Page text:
There is a list of out of print Loebs here: http://www.edonnelly.com/loebs.html
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Re: Lysistrata: definite version?

Post by Publius » Thu Jul 23, 2015 5:28 pm

For this topic you SHOULD read the latest commentary of Lysistrata, which this year was J. Henderson's Oxford 1987. (This is not the OCT, and definitely not the Loeb which doesn't even have an apparatus criticus, it's a full commentary.) One who usually hits the mark ascribing lines is J. van Leeuwen's 1903 edition. At the end it's not a huge problem. I don't remember the details, but it probably makes no difference whether it's Calonice or Myrrhine saying those lines. Myrrhine has a larger role later on in the play vis-a-vis Cinesias. Then it is clear it's her.

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Re: Lysistrata: definite version?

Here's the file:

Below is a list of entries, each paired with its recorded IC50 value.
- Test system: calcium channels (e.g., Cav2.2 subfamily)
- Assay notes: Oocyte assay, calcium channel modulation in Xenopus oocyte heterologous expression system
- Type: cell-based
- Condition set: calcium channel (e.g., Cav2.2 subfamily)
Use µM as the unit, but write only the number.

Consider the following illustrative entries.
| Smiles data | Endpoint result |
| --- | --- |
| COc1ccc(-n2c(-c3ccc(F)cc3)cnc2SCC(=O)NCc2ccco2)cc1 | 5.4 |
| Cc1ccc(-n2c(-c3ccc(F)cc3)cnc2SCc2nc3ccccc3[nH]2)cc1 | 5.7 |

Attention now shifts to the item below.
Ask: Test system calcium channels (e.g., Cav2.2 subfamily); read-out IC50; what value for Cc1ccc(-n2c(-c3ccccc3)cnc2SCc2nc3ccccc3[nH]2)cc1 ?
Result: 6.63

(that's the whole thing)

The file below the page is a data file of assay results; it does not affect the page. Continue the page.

Post by Publius » Thu Jul 23, 2015 5:34 pm

Actually, I do remember the details and it makes no difference whether Calonice or Myrrhine says the lines at that point in the play. Also Jeffrey Henderson's 1987 commentary IS the latest full commentary of the play in English. There might be another more recent in German (although I doubt it) but... it's German (i.e. you need to be a good reader of this language to get all the details.)

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Re: Lysistrata: definite version?

Post by Carolus Raeticus » Sat Aug 01, 2015 6:27 pm

Salvete,